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Douglas MacArthur

World War I Hero and Supreme Commander, World War II

Probably the most colorful and controversial of all the American military commanders in World War II was General Douglas Macarthur. ■ Reeling from the sledgehammer blows dealt U.S. forces in the Pacific right after the Pearl Harbor attack, General MacArthur rallied his forces in Australia and led the long road back to Tokyo and Japanese surrender. ■ MacArthur traced his ancestry back to the Strathmore Valley in Scotland. He was born in Little Rock, Arkansas, and reared in the military tradition. His father Arthur was a career officer. At 20, he commanded a division as a colonel in the Union forces in the Civil War. Douglas was graduated first in the class of 1903 at West Point. During World War I, he commanded the Rainbow Division. He was head of West Point (1919-22). In 1930 he became U.S. Army Chief of Staff and served five years. MacArthur retired December 31, 1937, but was recalled to service in the Philippines when tensions rose in the Pacific and the outbreak of war seemed imminent. ■ When the Japanese struck, General MacArthur’s forces were badly outnumbered and he was forced to retreat to Bataan and Corregidor from which he was rescued by submarine and taken to Australia to organize the assault on Japan. Five years later Macarthur accepted the Japanese surrender and served as military governor of Japan for five years. During the Korean War, he became embroiled in controversy with President Truman who forced him to resign his command in a dramatic confrontation. ■ MacArthur made a memorable speech before Congress explaining and defending his policies. He retired to private life with the highest Army rank, General of the Army. He died April 5, 1964, in Washington.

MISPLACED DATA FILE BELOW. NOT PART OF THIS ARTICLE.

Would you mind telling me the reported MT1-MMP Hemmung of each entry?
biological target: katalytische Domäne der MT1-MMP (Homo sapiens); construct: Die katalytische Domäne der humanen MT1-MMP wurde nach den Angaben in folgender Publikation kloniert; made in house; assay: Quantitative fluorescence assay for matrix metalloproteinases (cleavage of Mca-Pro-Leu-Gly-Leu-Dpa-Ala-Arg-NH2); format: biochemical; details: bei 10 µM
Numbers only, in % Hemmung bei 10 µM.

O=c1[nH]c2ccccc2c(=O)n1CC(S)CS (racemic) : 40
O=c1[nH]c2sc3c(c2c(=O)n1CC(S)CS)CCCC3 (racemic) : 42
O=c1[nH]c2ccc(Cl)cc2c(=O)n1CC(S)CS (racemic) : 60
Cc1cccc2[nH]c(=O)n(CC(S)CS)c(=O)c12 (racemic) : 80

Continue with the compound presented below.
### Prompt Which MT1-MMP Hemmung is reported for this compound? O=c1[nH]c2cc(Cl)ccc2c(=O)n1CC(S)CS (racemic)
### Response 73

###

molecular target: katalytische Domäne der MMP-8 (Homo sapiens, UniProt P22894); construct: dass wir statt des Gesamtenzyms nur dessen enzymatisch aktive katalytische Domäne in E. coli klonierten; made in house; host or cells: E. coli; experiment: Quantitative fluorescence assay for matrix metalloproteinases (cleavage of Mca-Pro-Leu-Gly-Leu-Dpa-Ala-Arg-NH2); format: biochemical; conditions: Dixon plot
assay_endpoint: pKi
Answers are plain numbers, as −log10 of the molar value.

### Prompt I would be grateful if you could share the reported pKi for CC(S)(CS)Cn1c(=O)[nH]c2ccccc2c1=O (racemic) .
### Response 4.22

Wayne Rethford, President Emeritus
Illinois Saint Andrew Society
Scottish-American History Club
2800 Des Plaines Avenue
North Riverside, IL 60546